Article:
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Unpaid Wages Lawsuit Being Watched Very Carefully

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Washington, DCTomorrow, the US Supreme Court is scheduled to hear arguments over an off-the-clock work lawsuit involving the giant online retailer Amazon Inc. What the top court decides will determine whether or not the unpaid wages lawsuit will get to federal trial court. If it gets that far, Amazon may find itself on a track that could eventually result in a $100 million bill to settle compensation claims over back wages from some 400,000 workers.

At issue are the oft-maligned security checks that Amazon requires employees who toil at massive distribution centers to go through, in an effort to avoid theft of small appliances and electronics easily concealed in clothing or in a purse. A study by Richard C. Hollinger, director of the Security Research Project at the University of Florida, noted that employee theft cost retailers an estimated $18 billion in losses in 2012.

Plaintiff Jesse Busk of Henderson, Nevada, doesn’t disagree with the need for security checks. He just wants to be paid for them. “[Amazon] did the [security checks] on my time,” Busk told Bloomberg (10/6/14) in an interview about his unpaid wages claim. “If people are stuck in your building and they’re not allowed to leave, why don’t you go ahead and pay them?”

Busk is not suing Amazon directly, but rather the temp staffing company for whom he worked, Integrity Staffing. The latter placed him at the Amazon site. According to Bloomberg, Busk took home about $12.35 an hour working a 12-hour shift. His job involved pushing a cart around the massive distribution warehouse located in North Las Vegas, collecting a host of products for distribution. He estimated that during those 12 hours he would walk about 15 miles.

At the end of the day, Busk and his fellow employees were tired. But before they could leave the premises, hundreds of employees were required to stand in two lines, single-file, in order to go through a security screening. Keys, belts and cell phones were placed in a tray before each employee went through a metal detector, and then collected their belongings while the others waited. Should the metal detector sound, the employee would be stopped and searched with a wand - again, while the people behind them waited.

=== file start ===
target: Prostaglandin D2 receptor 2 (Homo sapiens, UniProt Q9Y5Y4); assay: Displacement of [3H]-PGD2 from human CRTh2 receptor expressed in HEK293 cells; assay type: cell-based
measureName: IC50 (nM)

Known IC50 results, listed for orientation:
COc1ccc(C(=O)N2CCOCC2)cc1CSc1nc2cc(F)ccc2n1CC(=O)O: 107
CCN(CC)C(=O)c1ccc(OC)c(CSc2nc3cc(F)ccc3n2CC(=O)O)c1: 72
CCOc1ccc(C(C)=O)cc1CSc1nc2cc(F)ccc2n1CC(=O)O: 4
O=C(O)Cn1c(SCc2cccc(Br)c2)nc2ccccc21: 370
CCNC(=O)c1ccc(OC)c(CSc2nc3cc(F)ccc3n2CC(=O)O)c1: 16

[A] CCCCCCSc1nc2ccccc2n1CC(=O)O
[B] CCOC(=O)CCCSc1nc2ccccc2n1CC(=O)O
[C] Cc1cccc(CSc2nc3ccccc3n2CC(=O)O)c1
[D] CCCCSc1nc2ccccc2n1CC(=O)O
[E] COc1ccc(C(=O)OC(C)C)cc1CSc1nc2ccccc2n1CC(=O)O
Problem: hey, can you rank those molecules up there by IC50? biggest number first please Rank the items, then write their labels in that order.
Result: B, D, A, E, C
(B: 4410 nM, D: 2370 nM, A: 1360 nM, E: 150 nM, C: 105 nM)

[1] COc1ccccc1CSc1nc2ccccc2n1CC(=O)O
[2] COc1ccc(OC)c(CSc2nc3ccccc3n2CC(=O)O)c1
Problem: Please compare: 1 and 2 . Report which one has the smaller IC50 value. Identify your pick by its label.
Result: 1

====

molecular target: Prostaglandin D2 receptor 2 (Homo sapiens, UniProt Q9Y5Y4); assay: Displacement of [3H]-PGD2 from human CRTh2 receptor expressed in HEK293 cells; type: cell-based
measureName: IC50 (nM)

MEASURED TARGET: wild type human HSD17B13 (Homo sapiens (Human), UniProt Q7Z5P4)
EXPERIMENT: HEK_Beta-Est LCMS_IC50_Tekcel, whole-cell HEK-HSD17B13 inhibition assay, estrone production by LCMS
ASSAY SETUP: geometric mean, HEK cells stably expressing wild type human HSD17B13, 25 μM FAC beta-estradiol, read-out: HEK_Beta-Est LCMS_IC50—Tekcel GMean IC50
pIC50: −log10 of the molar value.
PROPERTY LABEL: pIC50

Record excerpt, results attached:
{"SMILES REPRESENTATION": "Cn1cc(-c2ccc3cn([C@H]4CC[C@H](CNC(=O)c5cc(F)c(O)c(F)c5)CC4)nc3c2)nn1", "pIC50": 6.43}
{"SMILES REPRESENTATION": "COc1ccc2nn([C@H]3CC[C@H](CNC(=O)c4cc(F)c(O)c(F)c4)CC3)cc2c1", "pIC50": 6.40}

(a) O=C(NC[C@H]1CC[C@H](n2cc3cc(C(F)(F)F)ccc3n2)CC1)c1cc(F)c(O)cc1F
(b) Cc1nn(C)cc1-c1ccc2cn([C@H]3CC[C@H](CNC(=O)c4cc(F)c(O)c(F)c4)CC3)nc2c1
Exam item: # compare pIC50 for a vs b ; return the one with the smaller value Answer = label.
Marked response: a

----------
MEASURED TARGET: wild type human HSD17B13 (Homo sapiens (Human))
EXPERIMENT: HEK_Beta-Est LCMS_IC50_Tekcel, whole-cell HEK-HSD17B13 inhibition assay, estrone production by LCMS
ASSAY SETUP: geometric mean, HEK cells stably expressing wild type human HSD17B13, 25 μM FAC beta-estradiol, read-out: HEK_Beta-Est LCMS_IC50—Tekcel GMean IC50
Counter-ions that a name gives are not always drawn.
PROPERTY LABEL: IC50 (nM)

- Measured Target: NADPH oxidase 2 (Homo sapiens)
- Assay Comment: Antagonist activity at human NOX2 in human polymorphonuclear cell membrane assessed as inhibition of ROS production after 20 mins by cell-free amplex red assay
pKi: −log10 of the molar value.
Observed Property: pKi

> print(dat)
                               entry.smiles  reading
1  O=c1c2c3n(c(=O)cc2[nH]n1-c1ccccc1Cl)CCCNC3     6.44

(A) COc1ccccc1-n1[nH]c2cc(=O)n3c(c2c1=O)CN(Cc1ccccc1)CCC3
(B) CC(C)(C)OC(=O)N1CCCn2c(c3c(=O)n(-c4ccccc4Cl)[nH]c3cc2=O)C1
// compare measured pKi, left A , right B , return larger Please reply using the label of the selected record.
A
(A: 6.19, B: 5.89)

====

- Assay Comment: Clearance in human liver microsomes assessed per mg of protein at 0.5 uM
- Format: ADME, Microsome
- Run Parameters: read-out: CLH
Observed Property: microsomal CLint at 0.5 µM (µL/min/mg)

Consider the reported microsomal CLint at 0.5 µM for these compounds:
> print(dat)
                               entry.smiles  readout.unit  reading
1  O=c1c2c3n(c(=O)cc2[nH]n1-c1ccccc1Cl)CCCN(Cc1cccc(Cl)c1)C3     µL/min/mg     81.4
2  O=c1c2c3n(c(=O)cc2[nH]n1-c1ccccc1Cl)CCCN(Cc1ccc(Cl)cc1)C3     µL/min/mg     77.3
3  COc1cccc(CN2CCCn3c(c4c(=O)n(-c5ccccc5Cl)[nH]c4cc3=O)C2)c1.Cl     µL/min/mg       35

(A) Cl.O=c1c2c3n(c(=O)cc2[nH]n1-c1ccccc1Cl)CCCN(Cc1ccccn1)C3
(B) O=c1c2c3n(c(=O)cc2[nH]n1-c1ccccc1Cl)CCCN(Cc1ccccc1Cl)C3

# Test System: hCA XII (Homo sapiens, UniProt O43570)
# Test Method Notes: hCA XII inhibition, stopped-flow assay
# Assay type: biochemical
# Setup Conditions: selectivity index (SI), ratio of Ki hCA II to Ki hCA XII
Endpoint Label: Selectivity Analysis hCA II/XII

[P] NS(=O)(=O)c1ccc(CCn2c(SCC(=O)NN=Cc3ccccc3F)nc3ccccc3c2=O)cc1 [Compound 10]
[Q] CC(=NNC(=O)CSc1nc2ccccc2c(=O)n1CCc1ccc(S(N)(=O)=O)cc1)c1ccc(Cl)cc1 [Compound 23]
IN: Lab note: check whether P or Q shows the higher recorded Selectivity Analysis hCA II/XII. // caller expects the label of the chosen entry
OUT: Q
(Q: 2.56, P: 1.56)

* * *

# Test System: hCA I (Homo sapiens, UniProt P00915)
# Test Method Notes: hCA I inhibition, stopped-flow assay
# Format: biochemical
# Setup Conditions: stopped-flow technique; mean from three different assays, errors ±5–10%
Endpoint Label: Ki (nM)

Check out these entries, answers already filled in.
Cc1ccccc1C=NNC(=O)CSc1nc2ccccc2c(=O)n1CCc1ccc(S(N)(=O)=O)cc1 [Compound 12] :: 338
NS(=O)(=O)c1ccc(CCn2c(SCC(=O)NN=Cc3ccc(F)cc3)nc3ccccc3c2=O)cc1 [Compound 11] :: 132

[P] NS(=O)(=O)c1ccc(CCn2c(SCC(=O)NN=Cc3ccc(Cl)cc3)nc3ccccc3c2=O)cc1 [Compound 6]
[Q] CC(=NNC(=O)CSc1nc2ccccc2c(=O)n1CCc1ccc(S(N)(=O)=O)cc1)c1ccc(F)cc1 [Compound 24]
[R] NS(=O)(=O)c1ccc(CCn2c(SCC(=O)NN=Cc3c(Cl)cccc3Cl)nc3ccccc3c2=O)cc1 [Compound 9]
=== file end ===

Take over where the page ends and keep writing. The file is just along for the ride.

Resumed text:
Require it? Mandate it? Then pay for it

Plaintiffs have long complained to their unpaid wages attorney that provided an employer requires such security screening on the premises, the employer should be prepared to pay for it. “You’re completely exhausted because the shift is so long, then you have to stay all this extra time off the clock,” Busk said, in comments published in Bloomberg. “My main concern was that they were stealing.”

The off-the-clock work issue is not new. In 2013, Amazon settled an unpaid wages lawsuit brought by a worker at its distribution center in Murfreesboro, Tennessee. The lead plaintiff, a borderline diabetic who only worked at the facility for little over a month before she had enough, claimed that security checks could take as long as 15 minutes and had to be done several times a day as a prerequisite for employees to leave the floor for lunch breaks or rest periods. It was alleged that some employees simply didn’t bother taking their rest periods - as required by law - as a result of time lost in the security screening.

It was a small case, with Amazon paying from $252 to $5,808 in compensation and back wages to about 15 employees.

The Busk case is much bigger, and the Supreme Court’s ruling could have a ripple effect on other pending cases involving companies such as Apple Inc., CVS Health Corp., J.C. Penney Co., TJX Cos., and Ross Stores Inc.

This case could also be pivotal for workers, says a law professor from the University of Washington. “It’s a much bigger deal than just about searches,” said Eric Schnapper, in comments published in Bloomberg. “If the court adopts the company’s view, it would allow employers to require employees do a variety of tasks once their shift ends.”

While Amazon did not comment on pending litigation or matters that are currently before the courts, Bloomberg notes that a September 15th filing in Kentucky characterizes Amazon as having the view that time spent waiting to pass through a security check is not “compensable work.” Amazon also argues that it has no jurisdiction in responding to an unpaid wages claim by an employee working for a temporary staffing agency, and therefore not directly employed by Amazon.

It has been reported that queues of fulfillment workers waiting for security screenings have been moving more quickly in recent months, due to a change in protocol that sees any individual who trips the metal detector separated from the line to wait for a wand search, allowing the queue to keep moving.

Still, plaintiffs in the unpaid wages lawsuit claim that regardless of how fast or slow the line moves, so long as the employer requires the employee to undergo screening on company premises before they can leave, they should remain on the clock and paid for their time.

Bloomberg notes that an update to the Fair Labor Standards Act (FLSA, 1938) that occurred in 1947, known as the Portal-to-Portal Act, noted that employers did not have to pay workers for getting to and from their work stations. However, in 1956, a ruling by the US Supreme Court found in favor of workers at a car-battery plant who claimed they should be paid for time spent changing into and out of protective gear as required by the employer.

Needless to say, industry watchers will be following this Amazon unpaid wages claim very carefully. Arguments will be heard October 8 in the US Supreme Court.


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